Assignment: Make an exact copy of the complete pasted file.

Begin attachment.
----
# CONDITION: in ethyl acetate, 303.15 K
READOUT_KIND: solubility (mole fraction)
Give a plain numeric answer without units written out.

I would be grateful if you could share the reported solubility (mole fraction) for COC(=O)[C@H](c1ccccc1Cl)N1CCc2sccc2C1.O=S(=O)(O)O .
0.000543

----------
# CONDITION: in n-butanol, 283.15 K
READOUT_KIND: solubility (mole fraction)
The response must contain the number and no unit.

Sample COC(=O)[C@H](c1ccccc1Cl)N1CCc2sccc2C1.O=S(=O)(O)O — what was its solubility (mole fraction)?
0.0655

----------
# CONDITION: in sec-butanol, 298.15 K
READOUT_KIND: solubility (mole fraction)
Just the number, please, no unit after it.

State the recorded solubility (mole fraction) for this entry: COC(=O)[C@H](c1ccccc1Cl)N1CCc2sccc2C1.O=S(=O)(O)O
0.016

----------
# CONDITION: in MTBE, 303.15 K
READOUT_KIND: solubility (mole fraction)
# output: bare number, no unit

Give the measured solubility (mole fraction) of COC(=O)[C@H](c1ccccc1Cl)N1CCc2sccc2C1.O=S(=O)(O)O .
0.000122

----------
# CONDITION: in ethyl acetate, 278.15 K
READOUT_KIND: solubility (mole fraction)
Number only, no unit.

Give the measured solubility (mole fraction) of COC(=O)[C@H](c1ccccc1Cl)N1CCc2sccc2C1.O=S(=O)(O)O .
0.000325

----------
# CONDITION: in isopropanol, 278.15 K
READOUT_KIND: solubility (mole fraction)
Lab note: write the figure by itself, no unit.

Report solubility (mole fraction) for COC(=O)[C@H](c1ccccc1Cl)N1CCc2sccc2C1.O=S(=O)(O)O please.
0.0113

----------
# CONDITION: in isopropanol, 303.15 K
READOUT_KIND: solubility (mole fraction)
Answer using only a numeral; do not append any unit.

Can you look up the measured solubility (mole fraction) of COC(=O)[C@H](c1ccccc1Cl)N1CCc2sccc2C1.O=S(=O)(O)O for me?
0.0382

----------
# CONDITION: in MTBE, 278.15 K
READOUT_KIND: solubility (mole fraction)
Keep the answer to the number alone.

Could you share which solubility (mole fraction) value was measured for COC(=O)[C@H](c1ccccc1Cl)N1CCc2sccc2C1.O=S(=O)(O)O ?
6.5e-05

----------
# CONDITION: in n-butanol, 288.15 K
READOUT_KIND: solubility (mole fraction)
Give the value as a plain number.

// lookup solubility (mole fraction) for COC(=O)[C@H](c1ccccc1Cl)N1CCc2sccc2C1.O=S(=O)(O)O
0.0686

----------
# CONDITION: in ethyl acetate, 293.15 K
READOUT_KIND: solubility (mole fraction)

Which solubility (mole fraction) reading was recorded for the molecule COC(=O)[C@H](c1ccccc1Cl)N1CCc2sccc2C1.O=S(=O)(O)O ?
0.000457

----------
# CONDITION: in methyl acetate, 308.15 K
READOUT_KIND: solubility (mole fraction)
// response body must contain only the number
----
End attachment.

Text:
# CONDITION: in ethyl acetate, 303.15 K
READOUT_KIND: solubility (mole fraction)
Give a plain numeric answer without units written out.

I would be grateful if you could share the reported solubility (mole fraction) for COC(=O)[C@H](c1ccccc1Cl)N1CCc2sccc2C1.O=S(=O)(O)O .
0.000543

----------
# CONDITION: in n-butanol, 283.15 K
READOUT_KIND: solubility (mole fraction)
The response must contain the number and no unit.

Sample COC(=O)[C@H](c1ccccc1Cl)N1CCc2sccc2C1.O=S(=O)(O)O — what was its solubility (mole fraction)?
0.0655

----------
# CONDITION: in sec-butanol, 298.15 K
READOUT_KIND: solubility (mole fraction)
Just the number, please, no unit after it.

State the recorded solubility (mole fraction) for this entry: COC(=O)[C@H](c1ccccc1Cl)N1CCc2sccc2C1.O=S(=O)(O)O
0.016

----------
# CONDITION: in MTBE, 303.15 K
READOUT_KIND: solubility (mole fraction)
# output: bare number, no unit

Give the measured solubility (mole fraction) of COC(=O)[C@H](c1ccccc1Cl)N1CCc2sccc2C1.O=S(=O)(O)O .
0.000122

----------
# CONDITION: in ethyl acetate, 278.15 K
READOUT_KIND: solubility (mole fraction)
Number only, no unit.

Give the measured solubility (mole fraction) of COC(=O)[C@H](c1ccccc1Cl)N1CCc2sccc2C1.O=S(=O)(O)O .
0.000325

----------
# CONDITION: in isopropanol, 278.15 K
READOUT_KIND: solubility (mole fraction)
Lab note: write the figure by itself, no unit.

Report solubility (mole fraction) for COC(=O)[C@H](c1ccccc1Cl)N1CCc2sccc2C1.O=S(=O)(O)O please.
0.0113

----------
# CONDITION: in isopropanol, 303.15 K
READOUT_KIND: solubility (mole fraction)
Answer using only a numeral; do not append any unit.

Can you look up the measured solubility (mole fraction) of COC(=O)[C@H](c1ccccc1Cl)N1CCc2sccc2C1.O=S(=O)(O)O for me?
0.0382

----------
# CONDITION: in MTBE, 278.15 K
READOUT_KIND: solubility (mole fraction)
Keep the answer to the number alone.

Could you share which solubility (mole fraction) value was measured for COC(=O)[C@H](c1ccccc1Cl)N1CCc2sccc2C1.O=S(=O)(O)O ?
6.5e-05

----------
# CONDITION: in n-butanol, 288.15 K
READOUT_KIND: solubility (mole fraction)
Give the value as a plain number.

// lookup solubility (mole fraction) for COC(=O)[C@H](c1ccccc1Cl)N1CCc2sccc2C1.O=S(=O)(O)O
0.0686

----------
# CONDITION: in ethyl acetate, 293.15 K
READOUT_KIND: solubility (mole fraction)

Which solubility (mole fraction) reading was recorded for the molecule COC(=O)[C@H](c1ccccc1Cl)N1CCc2sccc2C1.O=S(=O)(O)O ?
0.000457

----------
# CONDITION: in methyl acetate, 308.15 K
READOUT_KIND: solubility (mole fraction)
// response body must contain only the number